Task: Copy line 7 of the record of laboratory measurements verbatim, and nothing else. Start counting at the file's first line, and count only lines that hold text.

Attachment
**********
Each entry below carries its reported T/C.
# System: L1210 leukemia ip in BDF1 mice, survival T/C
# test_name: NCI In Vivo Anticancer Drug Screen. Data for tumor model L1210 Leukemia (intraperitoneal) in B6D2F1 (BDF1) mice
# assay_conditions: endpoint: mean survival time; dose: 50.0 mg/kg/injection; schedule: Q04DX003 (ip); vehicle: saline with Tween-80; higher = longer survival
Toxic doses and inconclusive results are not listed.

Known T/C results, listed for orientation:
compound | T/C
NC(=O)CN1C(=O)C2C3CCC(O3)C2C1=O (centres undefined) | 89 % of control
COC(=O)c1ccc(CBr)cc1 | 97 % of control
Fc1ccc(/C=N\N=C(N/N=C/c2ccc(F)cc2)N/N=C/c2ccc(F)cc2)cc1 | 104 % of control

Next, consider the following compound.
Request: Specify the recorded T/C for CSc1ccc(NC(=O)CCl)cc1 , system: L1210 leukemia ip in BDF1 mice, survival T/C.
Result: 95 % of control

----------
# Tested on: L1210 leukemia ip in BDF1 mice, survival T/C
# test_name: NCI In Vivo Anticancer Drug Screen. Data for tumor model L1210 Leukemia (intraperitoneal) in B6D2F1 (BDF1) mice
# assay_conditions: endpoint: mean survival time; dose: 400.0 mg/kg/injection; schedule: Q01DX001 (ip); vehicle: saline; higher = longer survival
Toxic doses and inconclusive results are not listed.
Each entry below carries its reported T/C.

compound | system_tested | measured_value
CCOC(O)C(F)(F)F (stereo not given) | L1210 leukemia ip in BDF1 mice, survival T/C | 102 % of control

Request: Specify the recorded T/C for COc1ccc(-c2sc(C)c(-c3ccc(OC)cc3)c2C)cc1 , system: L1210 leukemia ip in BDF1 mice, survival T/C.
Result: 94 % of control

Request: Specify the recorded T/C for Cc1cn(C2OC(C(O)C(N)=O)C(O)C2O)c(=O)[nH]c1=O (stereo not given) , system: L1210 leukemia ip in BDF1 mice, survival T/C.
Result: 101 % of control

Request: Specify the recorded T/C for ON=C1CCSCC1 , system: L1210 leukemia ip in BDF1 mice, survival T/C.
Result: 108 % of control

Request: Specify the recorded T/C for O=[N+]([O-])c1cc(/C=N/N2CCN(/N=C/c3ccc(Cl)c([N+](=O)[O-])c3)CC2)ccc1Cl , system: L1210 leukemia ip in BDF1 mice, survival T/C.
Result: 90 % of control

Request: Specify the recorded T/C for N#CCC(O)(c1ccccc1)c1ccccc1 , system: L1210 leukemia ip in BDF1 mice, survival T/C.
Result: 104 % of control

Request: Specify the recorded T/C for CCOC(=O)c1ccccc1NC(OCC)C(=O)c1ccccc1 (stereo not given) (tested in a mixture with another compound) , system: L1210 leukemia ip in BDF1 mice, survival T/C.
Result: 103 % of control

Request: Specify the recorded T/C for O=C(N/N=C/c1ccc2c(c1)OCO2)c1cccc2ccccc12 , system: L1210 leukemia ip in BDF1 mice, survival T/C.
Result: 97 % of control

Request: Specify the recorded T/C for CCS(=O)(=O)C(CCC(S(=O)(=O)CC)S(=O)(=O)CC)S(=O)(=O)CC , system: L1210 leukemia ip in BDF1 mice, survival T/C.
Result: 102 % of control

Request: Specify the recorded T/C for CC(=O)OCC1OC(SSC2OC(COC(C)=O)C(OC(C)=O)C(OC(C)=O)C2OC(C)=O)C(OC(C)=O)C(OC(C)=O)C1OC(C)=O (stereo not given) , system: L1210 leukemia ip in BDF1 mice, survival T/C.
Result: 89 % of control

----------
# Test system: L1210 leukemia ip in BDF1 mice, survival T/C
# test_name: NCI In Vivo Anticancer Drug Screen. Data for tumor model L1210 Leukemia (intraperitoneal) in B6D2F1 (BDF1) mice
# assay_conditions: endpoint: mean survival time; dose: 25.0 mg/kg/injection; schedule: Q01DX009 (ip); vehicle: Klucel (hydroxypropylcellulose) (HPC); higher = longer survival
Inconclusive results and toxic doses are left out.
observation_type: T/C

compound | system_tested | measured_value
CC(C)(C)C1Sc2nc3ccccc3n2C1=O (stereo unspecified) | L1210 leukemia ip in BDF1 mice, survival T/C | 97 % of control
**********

compound | T/C